Not that Jerry and Dorothy don't use their friends as sounding boards. I identify most in this movie with Dorothy's skeptical sister Laurel (Bonnie Hunt, good in everything); you can't blame her for struggling to be supportive when her sister (who's already living with her) leaves her steady, corporate job to follow an early mid-life crisis out into uncertainty. Dorothy then starts dating that early mid-life crisis, even though Jerry has just been jettisoned from a long-term relationship and obviously still has some personal business to figure out. ("Dorothy, this guy would go home with a gardening tool if it showed interest.") And it's Rod who memorably tells Jerry it's against good guy policy to "shoplift the pootie from a single mother." He can see that Jerry fell faster for the idea of Dorothy and of being a dad to her son Ray (Jonathan Lipnicki) faster than he fell for Dorothy herself. And that's not fair to a woman who thinks he's right there with her.
Jerry Maguire is a romantic comedy for adults because it is not a fairy tale. As an idealistic teenager, I had my doubts about the viability of Dorothy and Jerry's relationship, even after he storms into Laurel's divorced women's group to tell Dorothy that she "completes" him at the end of the movie. When the audience first meets Jerry, he's lost and looking for something. I worry still that he's putting the pressure on Dorothy to make him a better man, even if his intentions are pure. ("What do you want from me? My soul?" "Why not? I deserve that much.") When I saw this movie for the first time, my concept of what a romantic comedy is changed. I used to think every romance had to be timeless and indestructible. Now I think it's more realistic to include those transient unions — what's more grown-up than accepting that most romantic relationships are flawed and temporary?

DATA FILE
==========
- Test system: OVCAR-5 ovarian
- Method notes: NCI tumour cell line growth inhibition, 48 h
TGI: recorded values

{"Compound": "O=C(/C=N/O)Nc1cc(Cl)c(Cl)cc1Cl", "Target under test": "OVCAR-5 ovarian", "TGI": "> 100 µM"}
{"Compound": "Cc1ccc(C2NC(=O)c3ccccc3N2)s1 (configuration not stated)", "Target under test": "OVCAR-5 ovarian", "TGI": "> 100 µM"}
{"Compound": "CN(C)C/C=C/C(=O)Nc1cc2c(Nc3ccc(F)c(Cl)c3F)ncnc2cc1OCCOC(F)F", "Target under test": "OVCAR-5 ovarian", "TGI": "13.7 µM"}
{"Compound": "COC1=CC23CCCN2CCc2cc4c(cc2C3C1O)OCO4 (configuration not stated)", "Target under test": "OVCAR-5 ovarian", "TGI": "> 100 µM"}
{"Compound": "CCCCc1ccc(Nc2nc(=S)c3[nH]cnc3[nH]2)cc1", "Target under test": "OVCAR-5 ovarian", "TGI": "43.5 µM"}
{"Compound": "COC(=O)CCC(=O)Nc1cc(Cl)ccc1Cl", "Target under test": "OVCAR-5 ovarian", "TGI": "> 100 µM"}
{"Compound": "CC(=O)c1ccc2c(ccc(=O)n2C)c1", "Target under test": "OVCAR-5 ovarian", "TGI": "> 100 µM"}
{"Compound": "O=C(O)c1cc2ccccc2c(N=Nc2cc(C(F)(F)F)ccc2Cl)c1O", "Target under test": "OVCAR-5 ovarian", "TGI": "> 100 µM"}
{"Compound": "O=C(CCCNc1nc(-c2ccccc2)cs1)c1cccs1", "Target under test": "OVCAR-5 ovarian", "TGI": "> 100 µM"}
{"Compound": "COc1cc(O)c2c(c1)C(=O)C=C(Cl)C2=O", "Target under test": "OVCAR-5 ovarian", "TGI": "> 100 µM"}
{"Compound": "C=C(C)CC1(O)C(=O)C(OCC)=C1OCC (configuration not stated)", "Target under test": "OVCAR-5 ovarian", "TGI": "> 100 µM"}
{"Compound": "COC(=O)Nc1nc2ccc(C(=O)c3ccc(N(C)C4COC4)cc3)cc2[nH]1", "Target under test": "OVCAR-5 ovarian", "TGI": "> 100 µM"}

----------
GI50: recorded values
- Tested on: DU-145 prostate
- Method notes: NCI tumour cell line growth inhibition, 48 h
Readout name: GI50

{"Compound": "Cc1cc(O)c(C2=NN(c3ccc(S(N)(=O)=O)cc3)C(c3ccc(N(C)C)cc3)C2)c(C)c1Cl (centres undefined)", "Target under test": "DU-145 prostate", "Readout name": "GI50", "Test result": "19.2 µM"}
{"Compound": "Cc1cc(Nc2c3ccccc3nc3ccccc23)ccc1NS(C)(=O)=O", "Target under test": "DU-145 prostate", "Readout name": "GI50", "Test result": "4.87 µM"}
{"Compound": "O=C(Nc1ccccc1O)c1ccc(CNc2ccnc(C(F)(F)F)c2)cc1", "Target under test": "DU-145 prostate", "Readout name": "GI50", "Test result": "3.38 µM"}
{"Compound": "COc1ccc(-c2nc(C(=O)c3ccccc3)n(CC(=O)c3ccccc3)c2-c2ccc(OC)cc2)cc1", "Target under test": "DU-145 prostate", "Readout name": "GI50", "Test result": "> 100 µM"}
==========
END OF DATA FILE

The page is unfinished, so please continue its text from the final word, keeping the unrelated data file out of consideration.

I realize I'm making it sound like Jerry Maguire is a depressing movie. I don't believe it is. It's a film about people who reconnect and recommit to their dreams. Jerry can still be the "king of the living room" without being hated by the families of his overworked clients. Dorothy can provide for her son and still "be inspired." Rod can have the fame he wants, but still have fun playing the game. All three main characters take leaps of faith and are rewarded for it by ending up in a better place.
Jerry Maguire has the hallmarks of a romantic comedy, up to and including the final grand gesture. But it stands out to me mostly as a movie that's about adults with adult problems. At 20 years old, Jerry Maguire isn't dated. But today it would be a box office risk. Jerry Maguire is the last bastion of a type of film that's been buried by the business. And that's ironic, given its themes of integrity and taking chances.
The 20th anniversary Blu-ray of Jerry Maguire will be released Jan 3.
Images: TriStar Pictures; Giphy (4)